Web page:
Commentary, Opinion

Gratitude alone does not help emergency workers

Gratitude, like many conventions observed in everyday life, is remarkably pleasant yet wholly unnecessary. No one would lose sleep without it, but small gestures of thanks have their purpose. Whether someone has held the door open or returned a lost belonging, showing gratitude demonstrates care for others and reminds people that they are worth our time and effort. In the context of the pandemic, gestures as simple as giving someone an extra mask can have a similar impact. However, gratitude alone cannot sustain someone. Showing thanks is important, but ultimately does not satisfy fundamental needs, which are going unaddressed for many emergency workers. 

One popular act of gratitude that emerged during the pandemic is Clap for Our Carers. During the start of the COVID-19 pandemic in the spring of 2020, many used applause to express appreciation for front-line health professionals. Organized through social media and performed from open windows and balconies, these events originated in countries such as Italy that were hit particularly hard in the early months of the pandemic. The movement became prominent after it spread to Britain, where it continued weekly until the end of May. Similar tokens of thanks have appeared elsewhere in the world, whether plastered on billboards as in Beirut, or lit-up on national monuments, like the Christ the Redeemer statue in Brazil. In Montreal, police even flashed their lights and sounded their sirens in appreciation.

These acts of gratefulness have unfortunately overshadowed the tangible challenges many of these workers are facing. In Quebec, around the same time as these campaigns were taking place, the province was suffering from a critical lack of frontline workers at nursing homes, further compounded by a preexisting lack of funds. This disconnect highlights one of the main issues concerning emergency workers: Rather than viewing them as real people with real needs, they are portrayed as one-dimensional heroes. While that is a positive message, it can conceal the need for extra support to maintain workers’ physical and mental health during this trying situation. The government can regulate overtime rules for individuals who have to work long hours and subsidize extra pay for those working excessive, yet often necessary, amounts of overtime.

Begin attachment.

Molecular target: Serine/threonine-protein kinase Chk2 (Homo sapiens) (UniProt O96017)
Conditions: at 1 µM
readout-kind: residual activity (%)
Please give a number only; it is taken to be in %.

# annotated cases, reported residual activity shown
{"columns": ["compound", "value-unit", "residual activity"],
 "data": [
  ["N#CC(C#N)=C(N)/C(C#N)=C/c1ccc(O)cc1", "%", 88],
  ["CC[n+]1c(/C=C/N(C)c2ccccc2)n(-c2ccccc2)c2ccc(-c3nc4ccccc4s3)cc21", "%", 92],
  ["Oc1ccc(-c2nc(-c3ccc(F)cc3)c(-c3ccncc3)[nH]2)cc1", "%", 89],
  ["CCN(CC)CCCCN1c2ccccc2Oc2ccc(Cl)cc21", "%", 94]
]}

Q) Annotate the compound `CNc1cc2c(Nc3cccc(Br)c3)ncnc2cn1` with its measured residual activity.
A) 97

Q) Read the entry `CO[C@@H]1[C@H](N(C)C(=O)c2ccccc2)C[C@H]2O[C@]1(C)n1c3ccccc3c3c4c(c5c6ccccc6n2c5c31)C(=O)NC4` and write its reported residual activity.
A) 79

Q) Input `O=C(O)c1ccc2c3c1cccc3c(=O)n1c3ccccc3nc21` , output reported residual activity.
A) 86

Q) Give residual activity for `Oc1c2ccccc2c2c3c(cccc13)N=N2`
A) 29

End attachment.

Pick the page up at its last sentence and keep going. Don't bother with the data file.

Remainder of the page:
Even as vaccinations are underway, we must acknowledge that the plight of emergency workers will not be remedied overnight. In some parts of Canada, the vaccine rollout has not sufficiently reached frontline workers, with some hospital public relations executives receiving their inoculations first. Similarly, workers who may not be labelled “frontline workers” but who are nevertheless considered essential workers, such as grocery store employees and teachers, have been given no clear message on when they will be vaccinated. Gig workers, like delivery drivers, are also in similarly vulnerable positions, as some see them as independent contractors instead of essential workers. 

Teachers and professors are other examples of people who are forced to adapt their routines and take on more difficult work for the same pay. Not only are instructors expected to teach both virtually and in-person, but they also have to deal with hostile parents who are facing their own difficulties. University professors who are expected to adapt to constantly changing plans face similar issues. For example, McGill’s Faculty of Arts remote teaching guidelines were modified from Fall 2020 to Winter 2021, a change that impacted both professors and students.

There is no question that gratitude can feel wonderful on the receiving end. However, kindness cannot keep someone from falling sick, nor can it ensure they have access to fair compensation. While change is necessary on a systemic level, everyone can do better to show tangible appreciation to workers, from McGill students tipping delivery drivers more, to executives and administrators providing better emergency benefits. Platitudes must not drown out the real needs of essential workers, especially not during a time like this.

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